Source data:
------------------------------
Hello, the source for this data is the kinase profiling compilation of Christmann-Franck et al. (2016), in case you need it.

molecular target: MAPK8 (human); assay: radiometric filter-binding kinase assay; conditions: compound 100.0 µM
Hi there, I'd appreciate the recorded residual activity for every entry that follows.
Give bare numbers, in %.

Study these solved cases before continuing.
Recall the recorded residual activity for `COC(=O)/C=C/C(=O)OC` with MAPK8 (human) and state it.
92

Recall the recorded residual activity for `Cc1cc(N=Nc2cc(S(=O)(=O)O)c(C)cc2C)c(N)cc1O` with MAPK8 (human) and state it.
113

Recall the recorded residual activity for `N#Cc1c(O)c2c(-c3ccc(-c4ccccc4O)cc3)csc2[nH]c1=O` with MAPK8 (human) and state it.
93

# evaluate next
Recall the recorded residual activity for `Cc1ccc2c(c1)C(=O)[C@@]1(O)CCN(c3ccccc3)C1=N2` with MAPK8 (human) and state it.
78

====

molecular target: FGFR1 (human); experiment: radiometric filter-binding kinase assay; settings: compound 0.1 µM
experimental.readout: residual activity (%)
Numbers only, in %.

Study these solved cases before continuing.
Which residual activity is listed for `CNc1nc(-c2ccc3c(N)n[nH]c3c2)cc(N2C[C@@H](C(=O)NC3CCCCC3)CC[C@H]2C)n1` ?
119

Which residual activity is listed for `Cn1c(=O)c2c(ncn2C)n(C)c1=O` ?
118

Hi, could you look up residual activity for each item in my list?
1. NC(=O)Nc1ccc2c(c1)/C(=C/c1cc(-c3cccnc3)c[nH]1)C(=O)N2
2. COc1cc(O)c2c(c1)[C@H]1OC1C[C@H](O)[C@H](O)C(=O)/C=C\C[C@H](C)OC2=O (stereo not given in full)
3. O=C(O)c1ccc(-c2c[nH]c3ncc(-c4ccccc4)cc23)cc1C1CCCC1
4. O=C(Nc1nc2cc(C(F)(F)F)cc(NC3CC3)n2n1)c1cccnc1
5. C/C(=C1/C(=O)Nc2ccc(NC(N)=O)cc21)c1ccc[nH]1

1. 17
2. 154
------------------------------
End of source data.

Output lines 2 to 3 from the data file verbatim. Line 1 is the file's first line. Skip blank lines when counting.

molecular target: MAPK8 (human); assay: radiometric filter-binding kinase assay; conditions: compound 100.0 µM
Hi there, I'd appreciate the recorded residual activity for every entry that follows.